Another form of control valve sequencing is used to expand the operating range of flow control for some fluid beyond that which a single control valve could muster. Once again pH control provides a suitable example to illustrate an application of this form of sequencing.
pH is an especially challenging application of process control because the dynamic range of the process is enormous. Each unit of pH value change represents a ten-fold change in hydrogen ion concentration within the process liquid. This means the difference in ion concentration between a process liquid having a value of 10 pH and a process liquid having a value of 7 pH (a pH difference of 3) is a factor of one thousand (103)! Consequently, the flow rate of reagent necessary to neutralize a process liquid stream may vary widely. It is quite possible that a control valve sized to throttle minimum flow will simply be too small to meet the demands of high flow when needed. Yet, a control valve sized large enough to meet the maximum flow rate may be too large to precisely “turn down” when just a trickle of reagent is needed.
This same general control problem was encountered by automotive engineers in the days when carburetors were used to mix gasoline with air prior to combustion in an engine. A carburetor is a mechanical air flow control device using a “butterfly” valve element to throttle air flow into the engine, and a venturi element producing vacuum to aspirate fuel droplets into the air stream to create an air-fuel mixture. A carburetor with a butterfly valve and flow tube sized to idle well and respond to the needs of in-town driving would not flow enough air to provide good high-speed performance. Conversely, a large carburetor suitable for driving at racing speeds would offer poor control at low speed and idling operation.
Their solution to this problem was the progressive carburetor, having two butterfly valves to throttle the flow of air into the engine. One butterfly valve passed low amounts of air flow only, while a larger butterfly valve opened up only when the accelerator pedal was nearly at its maximum position. The combination of two differently-sized butterfly valves – progressively opened – gave drivers the best of both worlds. Now, an automobile engine could perform well both at low power levels and at high power levels.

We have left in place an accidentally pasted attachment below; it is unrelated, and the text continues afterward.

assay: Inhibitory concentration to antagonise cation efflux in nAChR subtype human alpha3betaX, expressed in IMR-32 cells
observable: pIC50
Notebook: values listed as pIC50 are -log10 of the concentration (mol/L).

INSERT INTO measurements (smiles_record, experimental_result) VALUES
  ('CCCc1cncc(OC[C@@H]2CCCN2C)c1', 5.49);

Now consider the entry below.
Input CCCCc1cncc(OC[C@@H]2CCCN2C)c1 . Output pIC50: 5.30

On a fundamental level, the problem faced in pH control as well as by early automotive engineers is the same thing: insufficient rangeability. Some processes demand a greater range of control than any single valve can deliver, and it is within these processes that a pair of progressively-sequenced control valves is a valid solution.
Applying this solution to a pH control process where the incoming liquid always has a high pH value, and must be neutralized with acid:
Proper sequencing of the small and large acid control valves is shown in the table and the graph:
With the two acid control valves sequenced progressively, the control system will have significantly more rangeability necessary to regulate pH under widely varying process conditions.
A photograph showing a pair of progressively sequenced control valves used to control boiler feedwater to the high-pressure (“HP”) drum on a large power boiler is shown here:
One small control valve (horizontal, with a green actuator) is the first to open from 4 to 12 mA. A larger control valve (vertical, with a red actuator) is the next to open from 12 mA to 20 mA. Under normal (full-power) operating conditions, the green valve is wide-open while the larger red valve throttles feedwater to the steam drum. When the boiler is operating in standby (low-power) mode, the red valve is shut while the smaller green valve throttles feedwater to the steam drum. The combination of these two control valves provides better steam drum level control over the boiler’s full range of operation than any single control valve could do alone.
Also Read : Basics of Actuators